I felt more comfortable in the shadows, but uncertain where I might be stepping without my flashlight to guide me. My foot touched something soft. Yikes! Oh, it was only a pile of clothing, dirty probably. Oh, ugh. This is silly, getting worked up over a pile of clothes. Calm down. Get out of there, whispered the Der voice in my ear. I was tempted to pick up the clothing and put it somewhere. I stopped myself. Now was not the time to be tidy and certainly not in a house I was burglarizing. I sidestepped the clothing, steadying myself with a hand on what I thought was a bureau. Funny, it felt like glass, not wood. I removed my mittens and slid my hand up the side of the smooth object until I felt wire mesh. Oh no, it can’t be. Probably just a terrarium with a few turtles in it or frogs. Frogs were okay. I needed to check to be certain. I turned on the flashlight. Yup. My worst nightmare. The beam reflected back the cold, unblinking reptilian eyes of a snake! Why did I have to look? I hate snakes, hate them, hate them, hate them. Why is this one smiling at me? In the light I could see feeding instructions printed in large letters on a card taped to the front of the glass cage: “Do not let Harry out. His next scheduled feeding isn’t until Sunday. He’s kind of grumpy.” Another card held the dates of previous feeds; the last one listed as three weeks ago.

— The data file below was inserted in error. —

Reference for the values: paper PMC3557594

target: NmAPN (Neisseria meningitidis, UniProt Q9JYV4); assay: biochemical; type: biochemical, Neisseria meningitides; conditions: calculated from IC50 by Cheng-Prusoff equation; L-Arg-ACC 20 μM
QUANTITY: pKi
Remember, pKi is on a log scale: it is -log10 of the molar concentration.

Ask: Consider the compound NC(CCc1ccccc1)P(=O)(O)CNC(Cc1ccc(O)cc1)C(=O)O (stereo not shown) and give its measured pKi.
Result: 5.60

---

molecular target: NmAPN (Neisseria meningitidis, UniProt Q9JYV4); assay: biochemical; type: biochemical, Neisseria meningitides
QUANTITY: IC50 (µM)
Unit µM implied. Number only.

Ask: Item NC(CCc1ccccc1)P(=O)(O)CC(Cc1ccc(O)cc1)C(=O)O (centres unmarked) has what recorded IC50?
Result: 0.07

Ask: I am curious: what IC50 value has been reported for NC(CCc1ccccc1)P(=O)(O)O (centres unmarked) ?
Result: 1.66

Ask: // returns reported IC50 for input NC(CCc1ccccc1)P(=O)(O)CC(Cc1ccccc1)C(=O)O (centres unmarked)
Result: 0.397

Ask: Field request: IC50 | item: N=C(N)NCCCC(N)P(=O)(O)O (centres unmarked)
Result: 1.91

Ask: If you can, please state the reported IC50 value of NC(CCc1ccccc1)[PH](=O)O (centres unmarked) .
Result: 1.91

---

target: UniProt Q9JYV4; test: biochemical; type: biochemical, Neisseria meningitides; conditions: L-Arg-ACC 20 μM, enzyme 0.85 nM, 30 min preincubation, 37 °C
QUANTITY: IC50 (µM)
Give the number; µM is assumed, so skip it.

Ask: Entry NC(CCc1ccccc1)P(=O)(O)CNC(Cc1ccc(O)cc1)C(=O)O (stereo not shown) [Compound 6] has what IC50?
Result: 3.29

I grabbed for the handle of the door behind me, and turned it. It opened into a dark room. I slammed the door behind me, waving my flashlight frantically around the room. No more glass cages sprang into view. I leaned backward into the door and felt my heart thumping heavily in my chest. Why was it frat guys always preferred scales to fur in their choice of pets? I shone the flashlight at my feet and toward the bottom of the door to assure myself that snakey hadn’t followed me into the room. Don’t be silly, the top was on the cage. But how securely? I hadn’t checked all the sides, and I wasn’t about to go back there and look now. I told myself to take deep breaths. God, I wish I had gotten beyond page ten in that book on relaxation. In, out. Too deep. I was getting light-headed. That’s all I needed now, to hyperventilate, pass out and be discovered later by drunken frat guys. I could imagine myself trying to explain that one to Der. Or to Guy.